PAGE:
HRM says it has found “alternative, safe, temporary accommodations” for seven unhoused people living in Meagher Park — also known as People’s Park — but the city says those stays are limited.
In a release, the municipality said it was contacted by service providers and volunteers working at People’s Park on Sept. 18 asking for support to “immediately relocate individuals from the park due to an increased risk to the health and safety of both the tent occupants and the public.”
People’s Park, at the corner of Dublin Street and Chebucto Road, has become something of an encampment ever since Halifax Regional Police officers forcibly removed a number of unhoused people from tents and small wooden shelters around the city in August, sparking widespread protests and two dozen arrests.
While the city claimed at the time that everybody who was displaced was offered alternative housing, council later admitted that was not the case.
Halifax council admits ‘some things did go wrong’ in encampment eviction
The municipality said Tuesday that while stays at the accommodations are limited, it is working with the province and community-based partners to identify and offer other temporary accommodations and housing options.
It said the location of the temporary accommodations is not being released to protect the safety and privacy of those staying there.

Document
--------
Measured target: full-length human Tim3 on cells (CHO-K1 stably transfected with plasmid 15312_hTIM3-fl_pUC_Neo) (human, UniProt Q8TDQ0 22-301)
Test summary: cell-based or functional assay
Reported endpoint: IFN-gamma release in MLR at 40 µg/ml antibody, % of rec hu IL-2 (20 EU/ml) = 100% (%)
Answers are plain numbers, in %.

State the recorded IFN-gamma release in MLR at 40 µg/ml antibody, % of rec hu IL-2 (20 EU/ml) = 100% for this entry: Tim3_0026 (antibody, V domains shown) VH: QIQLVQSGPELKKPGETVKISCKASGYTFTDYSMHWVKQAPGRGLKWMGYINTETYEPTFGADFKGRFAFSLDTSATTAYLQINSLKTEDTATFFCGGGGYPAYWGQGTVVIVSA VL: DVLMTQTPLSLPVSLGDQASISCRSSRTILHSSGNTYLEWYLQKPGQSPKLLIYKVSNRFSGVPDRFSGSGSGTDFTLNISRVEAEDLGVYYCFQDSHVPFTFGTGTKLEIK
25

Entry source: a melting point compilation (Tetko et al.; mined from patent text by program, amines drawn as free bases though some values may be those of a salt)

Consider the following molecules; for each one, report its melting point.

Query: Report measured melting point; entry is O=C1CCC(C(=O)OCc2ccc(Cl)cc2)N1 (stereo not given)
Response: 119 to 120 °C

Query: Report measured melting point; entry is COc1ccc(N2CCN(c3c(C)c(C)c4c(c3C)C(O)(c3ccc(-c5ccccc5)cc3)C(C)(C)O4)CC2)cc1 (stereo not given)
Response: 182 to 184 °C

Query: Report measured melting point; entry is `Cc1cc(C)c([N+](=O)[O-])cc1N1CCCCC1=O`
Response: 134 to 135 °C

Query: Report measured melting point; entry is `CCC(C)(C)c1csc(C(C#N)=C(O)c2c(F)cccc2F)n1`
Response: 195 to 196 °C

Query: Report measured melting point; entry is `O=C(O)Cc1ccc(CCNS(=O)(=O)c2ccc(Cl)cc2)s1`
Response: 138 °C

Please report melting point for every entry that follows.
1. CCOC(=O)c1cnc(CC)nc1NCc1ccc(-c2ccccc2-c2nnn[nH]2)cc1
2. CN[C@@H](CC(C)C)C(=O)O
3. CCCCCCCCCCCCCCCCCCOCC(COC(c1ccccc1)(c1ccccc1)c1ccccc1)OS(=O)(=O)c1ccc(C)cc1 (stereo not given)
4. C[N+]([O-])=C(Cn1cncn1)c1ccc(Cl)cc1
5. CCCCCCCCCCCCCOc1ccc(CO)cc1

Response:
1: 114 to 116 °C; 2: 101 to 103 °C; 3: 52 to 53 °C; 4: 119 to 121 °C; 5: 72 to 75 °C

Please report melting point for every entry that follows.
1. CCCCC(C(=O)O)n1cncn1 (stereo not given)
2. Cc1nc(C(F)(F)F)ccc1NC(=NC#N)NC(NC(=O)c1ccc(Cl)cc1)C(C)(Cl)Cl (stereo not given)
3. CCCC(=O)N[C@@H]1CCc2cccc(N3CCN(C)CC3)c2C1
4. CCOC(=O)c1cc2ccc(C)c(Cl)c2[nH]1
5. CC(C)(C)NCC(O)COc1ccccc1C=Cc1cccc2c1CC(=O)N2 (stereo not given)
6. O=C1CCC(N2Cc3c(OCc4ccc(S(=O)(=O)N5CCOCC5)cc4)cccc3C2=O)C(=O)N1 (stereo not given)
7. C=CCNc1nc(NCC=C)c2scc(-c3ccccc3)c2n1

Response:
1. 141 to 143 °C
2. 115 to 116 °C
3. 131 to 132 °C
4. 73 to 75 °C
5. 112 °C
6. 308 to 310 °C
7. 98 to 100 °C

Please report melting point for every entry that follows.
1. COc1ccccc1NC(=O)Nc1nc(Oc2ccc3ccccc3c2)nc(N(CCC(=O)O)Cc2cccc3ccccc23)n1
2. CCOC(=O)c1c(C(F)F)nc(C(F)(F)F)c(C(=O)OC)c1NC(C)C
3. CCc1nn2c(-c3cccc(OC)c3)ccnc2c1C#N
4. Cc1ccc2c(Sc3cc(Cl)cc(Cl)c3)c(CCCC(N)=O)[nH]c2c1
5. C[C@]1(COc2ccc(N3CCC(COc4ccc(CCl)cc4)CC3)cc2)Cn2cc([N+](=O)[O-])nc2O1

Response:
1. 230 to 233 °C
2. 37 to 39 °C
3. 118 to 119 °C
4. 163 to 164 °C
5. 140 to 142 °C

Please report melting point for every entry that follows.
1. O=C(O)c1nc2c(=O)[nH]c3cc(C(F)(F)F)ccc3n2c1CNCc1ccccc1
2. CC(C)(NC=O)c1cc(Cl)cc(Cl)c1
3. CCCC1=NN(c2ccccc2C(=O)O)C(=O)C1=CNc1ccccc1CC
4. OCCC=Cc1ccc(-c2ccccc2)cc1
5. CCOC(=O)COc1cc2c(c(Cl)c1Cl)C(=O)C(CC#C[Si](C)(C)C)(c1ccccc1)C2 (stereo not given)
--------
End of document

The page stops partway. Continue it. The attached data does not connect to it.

“These current accommodations will be made available until alternate options have been secured,” the release said.
“Municipal staff continue to work to identify sites that have the potential to accommodate temporary housing and are assessing the appropriateness of their use for this purpose, as well as the potential costs.”
Unhoused people displaced from Dartmouth hotel despite promise of extended stay
Last week, the city faced criticism after it promised an extended stay for some people at a hotel in Dartmouth, but the occupants were told to leave with very little notice after it turned out the hotel only had rooms available for two weeks.
Tuesday’s release from the city noted that council recently voted to spend $500,000 on implementing emergency accommodations for unhoused people, and said if appropriate options are identified, professional community-based service providers will determine the suitability of the site for short-term housing and providing support.
Halifax’s emergency manager calls city’s homelessness situation a ‘crisis event’
The municipality has also appointed Erica Fleck, the city’s emergency manager, to lead the city’s response to homelessness.
In an interview with Global News last week, Fleck said improving communication was a top priority for her and promised she would include unhoused people and the volunteers helping them in conversations going forward.
“As housing insecurity continues to be an issue in the region,” Tuesday’s release said, “work with community partners and other levels of government has significantly accelerated, and collaboration has expanded to help address both affordable housing and homelessness.”
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